If there was a virus that produced devastating brain damage to the children of women who were infected during pregnancy, the rational response from health authorities and the government would be to take urgent steps to reduce the possibility of women contracting the virus; not just those who know they are pregnant, but all women of reproductive age. When the Zika virus came to attention in Brazil in 2015, this is what happened.
What if it was a neurotoxin that could produce devastating brain damage to the children of women who ingested it during pregnancy and it was known that consuming it during pregnancy was not a rare event but in fact occurred in a high proportion of unsuspecting pregnant women? If we knew up to 3,000 children were being needlessly brain-damaged every year in New Zealand because of exposure to this neurotoxin you would expect action of the highest priority by health authorities and the government to reduce this human misery and economic burden, using the best scientific evidence available.
Rossen and colleagues1 in this edition of the NZMJ report this scenario. In a large representative study of pregnant women in New Zealand, they found that 71% women drank alcohol before becoming pregnant, and that 23% drank alcohol during the first trimester, when the risk of neurotoxic impacts of alcohol are highest. It is noteworthy that drinking alcohol during pregnancy was found in both European and Māori women, although not surprisingly that less fortunate and less educated women showed higher risk.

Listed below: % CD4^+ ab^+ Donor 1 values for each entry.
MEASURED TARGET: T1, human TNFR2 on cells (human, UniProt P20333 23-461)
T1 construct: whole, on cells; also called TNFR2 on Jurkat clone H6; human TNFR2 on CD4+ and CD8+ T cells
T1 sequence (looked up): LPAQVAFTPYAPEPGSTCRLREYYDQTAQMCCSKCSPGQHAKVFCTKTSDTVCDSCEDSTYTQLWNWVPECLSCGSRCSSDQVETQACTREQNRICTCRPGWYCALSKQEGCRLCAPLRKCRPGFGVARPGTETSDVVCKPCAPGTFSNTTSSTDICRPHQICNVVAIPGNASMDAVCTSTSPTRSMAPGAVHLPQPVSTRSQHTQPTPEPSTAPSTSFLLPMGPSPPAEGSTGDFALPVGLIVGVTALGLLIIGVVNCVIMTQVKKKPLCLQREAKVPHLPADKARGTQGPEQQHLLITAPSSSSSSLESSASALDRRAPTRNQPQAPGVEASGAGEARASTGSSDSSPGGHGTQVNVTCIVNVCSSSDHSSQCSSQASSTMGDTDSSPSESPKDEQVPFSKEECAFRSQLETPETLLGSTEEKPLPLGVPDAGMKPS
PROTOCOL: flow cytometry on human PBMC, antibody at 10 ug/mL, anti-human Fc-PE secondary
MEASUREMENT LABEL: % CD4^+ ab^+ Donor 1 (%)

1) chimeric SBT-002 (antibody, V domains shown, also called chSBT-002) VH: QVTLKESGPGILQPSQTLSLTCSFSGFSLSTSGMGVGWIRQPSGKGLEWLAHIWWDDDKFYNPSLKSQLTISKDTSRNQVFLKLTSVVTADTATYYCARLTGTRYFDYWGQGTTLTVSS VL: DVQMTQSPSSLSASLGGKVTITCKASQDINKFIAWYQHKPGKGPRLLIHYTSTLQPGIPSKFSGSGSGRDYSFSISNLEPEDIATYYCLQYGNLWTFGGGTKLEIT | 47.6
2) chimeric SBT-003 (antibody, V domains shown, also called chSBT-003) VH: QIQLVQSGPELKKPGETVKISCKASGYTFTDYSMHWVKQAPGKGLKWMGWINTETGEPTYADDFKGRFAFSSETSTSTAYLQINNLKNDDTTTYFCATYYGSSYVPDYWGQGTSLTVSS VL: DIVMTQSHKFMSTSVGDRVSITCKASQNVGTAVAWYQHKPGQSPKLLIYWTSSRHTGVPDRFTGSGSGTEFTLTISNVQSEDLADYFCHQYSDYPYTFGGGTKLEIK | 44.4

Despite multiple reports over many years of the damage that alcohol is inflicting on individuals and communities, including the critical issue of fetal alcohol spectrum disorder (FASD) risk, little real action is occurring. It is as if the New Zealand population has been brainwashed and in the grips of a mass social delusion—viewing alcohol as a harmless recreational product which enhances quality of life, and thinking if you are not regularly consuming the tonic you are clearly not part of the cool and successful social mainstream, and possibly a rather ‘iffy’ member of society.
In utero alcohol-induced brain damage is a “preventable tragedy”2 but active prevention measures by government have been sorely lacking. In 2009/2010 the most comprehensive review of the liquor laws was conducted in New Zealand out of which came a set of major recommendations for reducing alcohol-related harm.3 However, the John Key-led government of the time chose to enact a range of minor recommendations, while seeing off all of the major population-based interventions that have robust scientific evidence backing for their effectiveness in reducing alcohol-related harm.4,5 Of particular note are dismantling alcohol marketing (sponsorship and advertising beyond simple product information), increasing the retail price of alcohol through raising excise tax with the possible addition of minimum pricing per standard drink, and reducing accessibility of alcohol through limiting the numbers of liquor outlets and limiting the hours of sale. The political cleverness of the government at the time in appearing to be responding to the Law Commission’s report but actually maintaining the status quo desired by the alcohol industry has been previously documented.6